Of the manner of the temptation in which our Lord was attacked by the devil.
For it was right that He who was in possession of the perfect image and likeness of God should be Himself tempted through those passions, through which Adam also was tempted while he still retained the image of God unbroken, that is, through gluttony, vainglory, pride; and not through those in which he was by his own fault entangled and involved after the transgression of the commandment, when the image and likeness of God was marred. For it was gluttony through which he took the fruit of the forbidden tree, vainglory through which it was said “Your eyes shall be opened,” and pride through which it was said “Ye shall be as gods, knowing good and evil.” 1322 With these three sins then we read that the Lord our Saviour was also tempted; with gluttony when the devil said to Him: “Command these stones that they be made bread:” with vainglory: “If Thou art the Son of God cast Thyself down:” with pride, when he showed him all the kingdoms of the world and the glory of them and said: “All this will I give to Thee if Thou wilt fall down and worship me:” 1323 in order that He might by His example teach us how we ought to vanquish the tempter when we are attacked on the same lines of temptation as He was. And so both the former and the latter are spoken of as Adam; the one being the first for destruction and death, and the other the first for resurrection and life. Through the one the whole race of mankind is brought into condemnation, through the other the whole race of mankind is set free. The one was fashioned out of raw and unformed earth, the other was born of the Virgin Mary. In His case then though it was fitting that He should undergo temptation, yet it was not necessary that He should fail under it. Nor could He who had vanquished gluttony be tempted by fornication, which springs from superfluity and gluttony as its root, with which even the first Adam would not have been destroyed unless before its birth he had been deceived by the wiles of the devil and fallen a victim to passion. And therefore the Son of God is not said absolutely to have come “in the flesh of sin,” but “in the likeness of the flesh of sin,” because though His was true flesh and He ate and drank and slept, and truly received the prints of the nails, there was in Him no true sin inherited from the fall, but only what was something like it. For He had no experience of the fiery darts of carnal lust, which in our case arise even against our will, from the constitution of our natures, but He took upon Him something like this, by sharing in our nature. For as He truly fulfilled every function which belongs to us, and bore all human infirmities, He has consequently been considered to have been subject to this feeling also, that He might appear through these infirmities to bear in His own flesh the state even of this fault and sin. Lastly the devil only tempted Him to those sins, by which he had deceived the first Adam, inferring that He as man would similarly be deceived in other matters if he found that He was overcome by those temptations by which he had overthrown His predecessor. But as he was overthrown in the first encounter he was not able to bring upon Him the second infirmity which had shot up as from the root of the first fault. For he saw that He had not even admitted anything from which this infirmity might take its rise, and it was idle to hope for the fruit of sin from Him, as he saw that He in no sort of way received into Himself seeds or roots of it. Yet according to Luke, who places last that temptation in which he uses the words “If Thou art the Son of God, cast Thyself down,” 1324 we can understand this of the feeling of pride, so that that earlier one, which Matthew places third, in which, as Luke the evangelist says, the devil showed Him all the kingdoms of the world in a moment of time and promised them to Him, may be taken of the feeling of covetousness, because after His victory over gluttony, he did not venture to tempt Him to fornication, but passed on to covetousness, which he knew to be the root of all evils, 1325 and when again vanquished in this, he did not dare attack Him with any of those sins which follow, which, as he knew full well, spring from this as a root and source; and so he passed on to the last passion; viz., pride, by which he knew that those who are perfect and have overcome all other sins, can be affected, and owing to which he remembered that he himself in his character of Lucifer, and many others too, had fallen from their heavenly estate, without temptation from any of the preceding passions. In this order then which we have mentioned, which is the one given by the evangelist Luke, p. 342 there is an exact agreement between the allurements and forms of the temptations by which that most crafty foe attacked both the first and the second Adam. For to the one he said “Your eyes shall be opened;” to the other “he showed all the kingdoms of the world and the glory of them.” In the one case he said “Ye shall be as gods;” in the other, “If Thou art the Son of God.” 1326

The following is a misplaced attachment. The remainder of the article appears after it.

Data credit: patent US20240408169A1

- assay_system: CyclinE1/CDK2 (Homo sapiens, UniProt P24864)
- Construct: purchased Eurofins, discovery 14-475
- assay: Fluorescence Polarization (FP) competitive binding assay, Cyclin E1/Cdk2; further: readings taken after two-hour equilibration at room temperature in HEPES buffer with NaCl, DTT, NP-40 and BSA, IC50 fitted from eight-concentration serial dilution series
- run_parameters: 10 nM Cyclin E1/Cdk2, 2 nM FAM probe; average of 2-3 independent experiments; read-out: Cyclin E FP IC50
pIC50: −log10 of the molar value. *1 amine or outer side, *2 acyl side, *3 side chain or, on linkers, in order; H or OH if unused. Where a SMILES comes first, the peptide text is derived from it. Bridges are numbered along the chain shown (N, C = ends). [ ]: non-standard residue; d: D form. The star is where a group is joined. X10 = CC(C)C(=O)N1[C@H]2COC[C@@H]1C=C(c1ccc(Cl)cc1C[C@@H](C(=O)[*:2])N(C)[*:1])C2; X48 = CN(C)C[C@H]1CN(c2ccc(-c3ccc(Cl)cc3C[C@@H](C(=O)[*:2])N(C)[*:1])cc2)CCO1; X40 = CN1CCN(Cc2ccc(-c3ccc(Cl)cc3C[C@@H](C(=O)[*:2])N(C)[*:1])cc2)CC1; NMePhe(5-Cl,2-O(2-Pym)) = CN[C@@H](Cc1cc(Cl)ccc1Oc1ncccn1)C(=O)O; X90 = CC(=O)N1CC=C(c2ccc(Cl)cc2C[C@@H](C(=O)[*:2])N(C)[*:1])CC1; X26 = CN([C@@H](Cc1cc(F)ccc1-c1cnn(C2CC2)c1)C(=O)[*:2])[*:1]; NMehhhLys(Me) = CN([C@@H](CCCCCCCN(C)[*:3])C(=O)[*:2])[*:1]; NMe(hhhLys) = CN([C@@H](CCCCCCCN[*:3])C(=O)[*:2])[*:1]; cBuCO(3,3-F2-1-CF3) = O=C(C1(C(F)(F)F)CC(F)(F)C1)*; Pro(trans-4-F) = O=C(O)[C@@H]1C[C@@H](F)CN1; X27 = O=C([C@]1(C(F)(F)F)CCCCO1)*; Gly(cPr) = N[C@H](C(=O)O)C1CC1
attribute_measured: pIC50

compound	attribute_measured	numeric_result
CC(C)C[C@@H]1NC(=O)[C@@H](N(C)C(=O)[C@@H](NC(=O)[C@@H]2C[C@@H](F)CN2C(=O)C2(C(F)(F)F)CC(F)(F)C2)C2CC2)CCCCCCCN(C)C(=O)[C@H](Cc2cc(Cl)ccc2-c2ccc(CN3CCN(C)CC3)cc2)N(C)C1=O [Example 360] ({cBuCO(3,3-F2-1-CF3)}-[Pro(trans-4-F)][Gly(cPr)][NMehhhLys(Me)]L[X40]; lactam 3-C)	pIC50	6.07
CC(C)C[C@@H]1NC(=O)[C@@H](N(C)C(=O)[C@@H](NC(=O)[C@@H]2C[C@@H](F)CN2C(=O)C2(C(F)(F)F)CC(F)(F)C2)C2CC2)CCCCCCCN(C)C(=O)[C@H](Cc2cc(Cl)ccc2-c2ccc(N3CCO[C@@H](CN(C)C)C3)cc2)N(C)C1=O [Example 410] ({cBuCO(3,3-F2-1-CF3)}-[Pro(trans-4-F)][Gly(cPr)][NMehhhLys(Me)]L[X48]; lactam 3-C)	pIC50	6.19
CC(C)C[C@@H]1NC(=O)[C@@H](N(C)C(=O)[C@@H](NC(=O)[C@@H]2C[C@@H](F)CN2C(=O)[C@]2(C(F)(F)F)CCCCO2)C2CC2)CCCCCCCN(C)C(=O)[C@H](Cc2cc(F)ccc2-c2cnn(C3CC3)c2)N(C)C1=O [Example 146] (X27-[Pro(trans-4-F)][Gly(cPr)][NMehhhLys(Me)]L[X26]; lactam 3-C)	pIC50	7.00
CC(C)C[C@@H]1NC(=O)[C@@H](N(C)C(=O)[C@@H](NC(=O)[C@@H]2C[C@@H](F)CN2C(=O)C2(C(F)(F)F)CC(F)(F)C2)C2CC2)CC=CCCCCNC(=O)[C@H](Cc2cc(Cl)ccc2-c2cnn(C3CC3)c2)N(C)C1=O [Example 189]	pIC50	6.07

Gen. iii. 5.341:1323
S. Luke iv. 9.341:1325
1 Tim. vi. 10.342:1326
Cf. Gen. 3:5, Matt. 4:6, 8.